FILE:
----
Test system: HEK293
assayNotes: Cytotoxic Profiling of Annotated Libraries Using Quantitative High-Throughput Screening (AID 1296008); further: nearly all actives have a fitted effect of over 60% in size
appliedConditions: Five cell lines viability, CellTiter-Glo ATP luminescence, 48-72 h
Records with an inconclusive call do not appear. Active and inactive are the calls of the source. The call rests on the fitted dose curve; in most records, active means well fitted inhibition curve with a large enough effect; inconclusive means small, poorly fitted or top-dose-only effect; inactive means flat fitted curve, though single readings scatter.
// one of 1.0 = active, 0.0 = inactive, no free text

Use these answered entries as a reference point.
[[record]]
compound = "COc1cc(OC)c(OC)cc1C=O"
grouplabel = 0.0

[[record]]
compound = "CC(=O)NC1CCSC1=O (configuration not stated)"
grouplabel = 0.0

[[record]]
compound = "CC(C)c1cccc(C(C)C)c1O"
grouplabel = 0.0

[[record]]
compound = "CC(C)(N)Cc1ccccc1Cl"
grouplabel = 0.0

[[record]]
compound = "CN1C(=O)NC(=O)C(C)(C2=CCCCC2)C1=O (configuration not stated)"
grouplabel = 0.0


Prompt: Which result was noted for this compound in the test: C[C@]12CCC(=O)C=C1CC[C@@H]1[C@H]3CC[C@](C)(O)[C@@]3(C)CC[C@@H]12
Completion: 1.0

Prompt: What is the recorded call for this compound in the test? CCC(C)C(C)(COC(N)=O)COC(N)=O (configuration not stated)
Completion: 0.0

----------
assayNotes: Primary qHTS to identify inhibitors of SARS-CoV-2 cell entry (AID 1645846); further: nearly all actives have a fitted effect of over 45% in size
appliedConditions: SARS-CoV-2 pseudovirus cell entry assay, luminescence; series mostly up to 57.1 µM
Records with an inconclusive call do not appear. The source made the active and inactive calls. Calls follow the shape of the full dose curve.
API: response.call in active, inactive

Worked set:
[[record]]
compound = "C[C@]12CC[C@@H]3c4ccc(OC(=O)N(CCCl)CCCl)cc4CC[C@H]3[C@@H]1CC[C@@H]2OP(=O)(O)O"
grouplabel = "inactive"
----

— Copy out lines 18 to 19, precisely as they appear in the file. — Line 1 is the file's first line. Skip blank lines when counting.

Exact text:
grouplabel = 0.0

[[record]]